A. Eby | Texas | 08/13/2002
(4 out of 5 stars)
""Woman of the Year" is known more for being Tracy and Hepburn's first screen pairing than for being an oustanding film. It's certainly not a bad one; the dialogue just seems a bit stilted and overly dramatic at times. In lesser hands, this would've been stuffed on a back shelf awhile ago. Spencer Tracy and Katharine Hepburn are extremely talented, though, both alone and as a team, so the end result is a cheerful, electric little romantic comedy. The subject matter -wife has more prestigious job than husband- is actually rather controversial for its time (I wonder how the ending would have changed if it was remade now). It's a joy to watch Tracy and Hepburn together; they rank right up there with Bogie and Bacall as one of the best screen teams of all time."
Lorraine | Las Vegas, Nevada United States | 08/01/2001
(5 out of 5 stars)
"When you have SPENCER and HEPBURN together, it's nothing less than FANTASTIC! No others in movie history can match them as a team. They're acting in a movie, but you can see the love for each other on their faces - it makes it enjoyable to watch them. Every film they have ever made together is great. In Woman of the Year, watch for the kitchen scene. Also, great to watch Desk Set;there are several scenes that were ad lib, and the director was smart in leaving them in - Spencer caught Hepburn entirely off guard with his antics."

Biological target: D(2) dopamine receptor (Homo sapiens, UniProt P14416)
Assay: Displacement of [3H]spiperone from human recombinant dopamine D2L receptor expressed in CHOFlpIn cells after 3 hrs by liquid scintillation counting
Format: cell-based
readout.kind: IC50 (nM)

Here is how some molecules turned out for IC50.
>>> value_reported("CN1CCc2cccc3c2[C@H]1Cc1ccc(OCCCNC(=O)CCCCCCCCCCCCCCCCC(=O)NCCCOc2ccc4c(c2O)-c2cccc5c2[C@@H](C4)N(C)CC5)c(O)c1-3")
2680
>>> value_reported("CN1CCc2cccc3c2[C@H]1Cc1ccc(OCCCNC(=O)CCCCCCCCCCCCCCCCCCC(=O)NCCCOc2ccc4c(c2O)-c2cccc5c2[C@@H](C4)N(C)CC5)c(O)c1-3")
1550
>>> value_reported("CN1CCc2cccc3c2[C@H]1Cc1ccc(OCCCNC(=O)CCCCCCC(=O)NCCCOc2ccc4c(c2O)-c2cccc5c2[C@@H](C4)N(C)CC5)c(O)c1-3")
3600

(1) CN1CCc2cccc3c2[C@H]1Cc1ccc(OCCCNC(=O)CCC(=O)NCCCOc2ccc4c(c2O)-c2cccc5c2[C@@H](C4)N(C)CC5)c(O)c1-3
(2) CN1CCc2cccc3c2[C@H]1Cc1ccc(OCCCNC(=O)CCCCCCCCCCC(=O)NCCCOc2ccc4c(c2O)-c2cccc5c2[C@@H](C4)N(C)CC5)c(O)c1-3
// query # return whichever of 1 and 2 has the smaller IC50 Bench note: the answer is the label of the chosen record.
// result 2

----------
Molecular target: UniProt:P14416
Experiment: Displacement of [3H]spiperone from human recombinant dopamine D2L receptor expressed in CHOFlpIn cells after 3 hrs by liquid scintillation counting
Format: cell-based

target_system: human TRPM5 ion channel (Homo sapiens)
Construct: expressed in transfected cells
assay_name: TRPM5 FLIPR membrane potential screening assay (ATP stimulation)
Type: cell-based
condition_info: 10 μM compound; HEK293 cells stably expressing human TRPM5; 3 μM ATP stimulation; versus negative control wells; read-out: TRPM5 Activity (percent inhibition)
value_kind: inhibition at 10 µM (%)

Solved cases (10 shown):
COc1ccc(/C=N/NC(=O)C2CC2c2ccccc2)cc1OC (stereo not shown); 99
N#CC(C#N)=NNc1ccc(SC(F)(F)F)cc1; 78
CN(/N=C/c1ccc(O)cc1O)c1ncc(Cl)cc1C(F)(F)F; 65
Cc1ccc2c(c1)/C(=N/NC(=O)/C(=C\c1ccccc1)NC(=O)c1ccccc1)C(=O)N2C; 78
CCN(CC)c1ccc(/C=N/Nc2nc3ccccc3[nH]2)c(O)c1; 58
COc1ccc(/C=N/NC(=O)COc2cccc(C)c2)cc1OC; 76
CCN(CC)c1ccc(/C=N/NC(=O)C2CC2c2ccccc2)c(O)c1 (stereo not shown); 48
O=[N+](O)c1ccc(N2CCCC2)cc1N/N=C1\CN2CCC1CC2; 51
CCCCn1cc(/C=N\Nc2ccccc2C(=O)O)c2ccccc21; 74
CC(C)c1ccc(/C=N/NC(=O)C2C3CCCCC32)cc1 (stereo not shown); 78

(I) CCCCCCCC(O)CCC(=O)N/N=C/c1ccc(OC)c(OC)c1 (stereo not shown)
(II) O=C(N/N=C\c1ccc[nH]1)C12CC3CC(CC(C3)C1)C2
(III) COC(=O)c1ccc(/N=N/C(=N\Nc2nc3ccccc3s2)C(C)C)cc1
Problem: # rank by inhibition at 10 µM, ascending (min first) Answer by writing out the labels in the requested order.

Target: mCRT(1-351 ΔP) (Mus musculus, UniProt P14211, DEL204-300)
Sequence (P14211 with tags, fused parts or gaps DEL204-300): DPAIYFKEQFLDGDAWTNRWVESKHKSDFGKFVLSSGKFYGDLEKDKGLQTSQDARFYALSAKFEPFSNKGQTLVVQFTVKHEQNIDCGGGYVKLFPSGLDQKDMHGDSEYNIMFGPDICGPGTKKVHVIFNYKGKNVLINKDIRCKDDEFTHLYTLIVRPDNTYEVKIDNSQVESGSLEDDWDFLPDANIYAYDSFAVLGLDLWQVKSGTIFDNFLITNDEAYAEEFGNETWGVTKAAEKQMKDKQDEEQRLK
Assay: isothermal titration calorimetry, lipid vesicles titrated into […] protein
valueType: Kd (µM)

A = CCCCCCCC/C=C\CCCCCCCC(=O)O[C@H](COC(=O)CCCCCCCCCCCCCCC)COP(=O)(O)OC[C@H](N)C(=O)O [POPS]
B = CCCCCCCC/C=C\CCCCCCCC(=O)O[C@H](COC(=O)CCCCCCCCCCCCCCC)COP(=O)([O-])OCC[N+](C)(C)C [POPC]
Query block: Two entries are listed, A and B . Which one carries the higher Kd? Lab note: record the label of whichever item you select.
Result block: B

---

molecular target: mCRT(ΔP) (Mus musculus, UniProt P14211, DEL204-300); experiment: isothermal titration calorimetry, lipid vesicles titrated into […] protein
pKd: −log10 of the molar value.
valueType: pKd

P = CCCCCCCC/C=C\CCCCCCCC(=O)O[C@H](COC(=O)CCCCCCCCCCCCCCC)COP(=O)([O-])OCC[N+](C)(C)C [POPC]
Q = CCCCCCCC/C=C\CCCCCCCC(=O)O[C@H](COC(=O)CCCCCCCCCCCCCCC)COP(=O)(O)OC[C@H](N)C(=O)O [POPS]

Wonderful film....how it all began.....
D. Pawl | Seattle | 08/22/2007
(5 out of 5 stars)
"The title of my review is in reference to the beginning of the relationship (onscreen and off) between Katherine Hepburn and Spencer Tracy. WOMAN OF THE YEAR was the first of nine films that the pair acted in together. You can feel their chemistry from the opening frames of the film all the way to the end. These actors were truly a class act together and a very hard act to follow. Between Katherine Hepburn's purring delivery of her lines and Spencer Tracy's staunch presence, the two had a very special thing going on. Sam Craig (Spencer Tracy) and Tess Harding (Katherine Hepburn) are a pair of rivaling journalists who end up falling for each other. Tess is a die hard feminist and she proves to be too much for Sam to handle, at times. So much so that her strong convictions put their relationship on the line.
What works so well, here, is the combination of human drama and warm humor. You also feel the true (and believable) love between the couple and it doesn't feel so much as a movie as a tribute to the relationship of two incomparable actors. For more great Tracy and Hepburn films, I reccomend that you see ADAM'S RIB, GUESS WHO'S COMING TO DINNER, and PAT & MIKE."